Tonsillectomy/Adenoidectomy Instructions

Print Discharge Instructions (Word doc)

What are Tonsillectomies and Adenoidectomies?

The tonsils are two pads of tissue located on either side of the back of the throat. Tonsils can become enlarged in response to recurring tonsil infections or strep throat. A tonsillectomy is recommended when tonsil infections become frequent enough that it interferes with a patient’s general health (such as airway obstruction as well as hearing). Enlarged tonsils can also have enlarged adenoid glands, which commonly results in an adenoidectomy. The adenoids are similar to tonsils, but are located in the back of the nose. If enlarged they can compress the Eustachian tube causing fluid in the middle ear and frequent ear infections.


You child has received general anesthesia for this procedure. He/she may feel somewhat dizzy and/or sleepy after the surgery. Anesthetic agents can remain in one’s body for up to 24 hours. It is important for your child to rest for the remainder of the day and be under adult supervision. Your child should not ride his/her bike or perform such activities that require coordination.


Patients tend to experience a fair amount of pain post surgery. An earache is a common complaint among patients. The same nerve that travels to the throat is connected to the ear, so stimulation of this nerve can feel like an earache. Expect some discomfort while eating, drinking and sleeping. This discomfort can fluctuate from mild to severe for up to 14 days.

Medicate as prescribed for pain. DO NOT take Aspirin, Aspergum, Advil or Ibuprofen.

Things you can do to relieve the pain:

• Ice the neck

• Chew gum

• Have a humidifier in the room

• Gargle with cold water


Expect some discomfort when swallowing food. Many children are uninterested in eating for up to a week. Hydration is extremely important! Encourage: juice (except for drinks that are high in citrus like lemon, lime, and grapefruit). Encourage: jello and popsicles or ice chips. These not only help in hydration but sooth the throat. Avoid: milk products such as pudding, yogurt, and ice cream for the first 24 hours. Also stay away from sports drinks like Gatorade, which dry the throat up. Pedialyte is okay. Stay away from foods like chips and crackers which can scratch the back of the throat until you see your doctor for the follow up appointment.

Signs of Dehydration:

• Dark urine

• Urinating less than two to three times a day

• Crying without tears

• Lethargy

• Dry skin

• Temp greater than 101


Snoring and mouth breathing are normal after surgery because of swelling. Normal breathing should resume 10-14 days after surgery. It is normal to have liquid go up the back of your nose after an adenoidectomy surgery. This may occur for a few days following the surgery.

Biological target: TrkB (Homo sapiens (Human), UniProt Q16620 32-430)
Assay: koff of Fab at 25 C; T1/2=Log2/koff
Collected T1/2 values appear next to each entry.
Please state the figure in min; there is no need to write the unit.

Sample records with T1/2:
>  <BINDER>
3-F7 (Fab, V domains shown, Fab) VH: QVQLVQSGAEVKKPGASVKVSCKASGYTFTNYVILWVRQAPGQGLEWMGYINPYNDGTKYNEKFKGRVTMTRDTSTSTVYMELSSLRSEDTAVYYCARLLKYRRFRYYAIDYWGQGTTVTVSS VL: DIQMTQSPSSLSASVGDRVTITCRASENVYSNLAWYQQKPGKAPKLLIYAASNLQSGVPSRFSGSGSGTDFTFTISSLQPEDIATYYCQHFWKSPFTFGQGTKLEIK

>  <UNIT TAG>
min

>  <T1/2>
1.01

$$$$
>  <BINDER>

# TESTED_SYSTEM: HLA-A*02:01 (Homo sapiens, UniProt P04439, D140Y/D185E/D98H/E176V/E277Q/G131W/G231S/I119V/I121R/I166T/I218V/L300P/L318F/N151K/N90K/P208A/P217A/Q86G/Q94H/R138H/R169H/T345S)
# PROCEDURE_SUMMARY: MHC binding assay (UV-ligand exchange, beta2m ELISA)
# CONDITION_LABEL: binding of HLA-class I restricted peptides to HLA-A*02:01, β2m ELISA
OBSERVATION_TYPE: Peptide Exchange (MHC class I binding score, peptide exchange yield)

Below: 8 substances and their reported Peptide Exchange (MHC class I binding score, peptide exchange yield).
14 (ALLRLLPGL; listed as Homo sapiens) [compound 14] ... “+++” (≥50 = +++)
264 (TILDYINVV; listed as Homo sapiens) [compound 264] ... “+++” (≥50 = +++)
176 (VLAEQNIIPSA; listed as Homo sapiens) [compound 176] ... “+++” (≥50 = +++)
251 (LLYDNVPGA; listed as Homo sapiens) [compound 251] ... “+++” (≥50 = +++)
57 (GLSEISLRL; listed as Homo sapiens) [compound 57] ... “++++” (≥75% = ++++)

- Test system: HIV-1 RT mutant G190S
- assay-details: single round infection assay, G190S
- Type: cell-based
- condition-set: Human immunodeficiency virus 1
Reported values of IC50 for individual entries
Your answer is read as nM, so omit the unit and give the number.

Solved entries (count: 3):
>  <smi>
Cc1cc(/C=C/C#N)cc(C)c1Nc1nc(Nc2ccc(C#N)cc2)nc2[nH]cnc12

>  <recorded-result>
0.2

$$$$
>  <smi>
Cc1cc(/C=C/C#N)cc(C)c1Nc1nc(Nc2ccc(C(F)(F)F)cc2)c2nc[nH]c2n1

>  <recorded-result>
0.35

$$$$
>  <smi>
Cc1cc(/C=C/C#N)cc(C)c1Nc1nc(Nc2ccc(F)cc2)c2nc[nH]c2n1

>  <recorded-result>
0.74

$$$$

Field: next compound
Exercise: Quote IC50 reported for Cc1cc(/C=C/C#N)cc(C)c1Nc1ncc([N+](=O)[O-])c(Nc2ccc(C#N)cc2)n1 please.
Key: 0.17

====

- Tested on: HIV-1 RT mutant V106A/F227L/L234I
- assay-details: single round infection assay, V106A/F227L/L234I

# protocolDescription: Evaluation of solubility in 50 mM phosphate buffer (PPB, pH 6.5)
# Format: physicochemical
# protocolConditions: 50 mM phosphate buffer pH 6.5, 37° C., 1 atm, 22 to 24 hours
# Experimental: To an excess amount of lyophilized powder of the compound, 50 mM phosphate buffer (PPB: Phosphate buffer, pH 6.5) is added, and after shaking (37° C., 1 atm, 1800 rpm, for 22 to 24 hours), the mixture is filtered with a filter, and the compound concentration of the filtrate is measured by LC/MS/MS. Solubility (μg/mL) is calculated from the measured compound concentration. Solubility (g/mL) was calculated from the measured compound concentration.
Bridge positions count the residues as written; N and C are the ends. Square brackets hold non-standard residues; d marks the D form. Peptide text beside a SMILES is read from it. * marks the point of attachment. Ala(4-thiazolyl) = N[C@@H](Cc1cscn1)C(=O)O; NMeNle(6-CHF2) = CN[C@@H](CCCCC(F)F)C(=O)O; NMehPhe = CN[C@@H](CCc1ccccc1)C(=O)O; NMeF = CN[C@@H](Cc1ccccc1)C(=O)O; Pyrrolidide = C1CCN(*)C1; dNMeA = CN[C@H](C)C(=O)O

Light activity for up to 10 days. Generally, children may return to school when they are eating and drinking normally, off of all pain medications and sleeping through the night. This is 7-10 days on average and can be less or more depending on the conditions. However keep in mind that even though the patient may be feeling fine, they are at risk for bleeding up to 14 days after surgery. No diving into pools until after your follow up check with your doctor.


If there is excessive bleeding (more than a little spit up) from the mouth or nose consult your doctor immediately. If it isn’t office hours go straight to the Emergency Department. This could be a result of the scabs falling off too early and needs immediate attention. *Note: It is not unusual to vomit up old blood and gastric secretions after surgery (once or twice) but if it persists consult the doctor. You may also notice large white patches in the back of your child's throat after surgery, for up to about two weeks, this is completely normal.

Notify your doctor if the following occurs:

• You are unable to swallow fluids

• You notice bleeding in the back of your throat and/or are spitting up blood

• You have a fever greater than 101 degrees

• You have severe pain that is not relieved by your pain medicine

Find a Doctor

Find primary care physicians and specialists.


Classes - Yoga, CPR, and more

Newton-Wellesley offers a variety of wellness center and childbirth education classes throughout the year. Learn CPR, practice yoga, prepare a sibling for a new child in the family, and more.
» Class info


2015 Top Docs List

More than 30 Newton-Wellesley affiliated physicians made Boston magazine's annual list recognizing some of the area's best doctors.
» Learn More  

Hospital Ranked #11

US News and World Report has ranked Newton-Wellesley Hospital 11th in Massachusetts.
» Learn More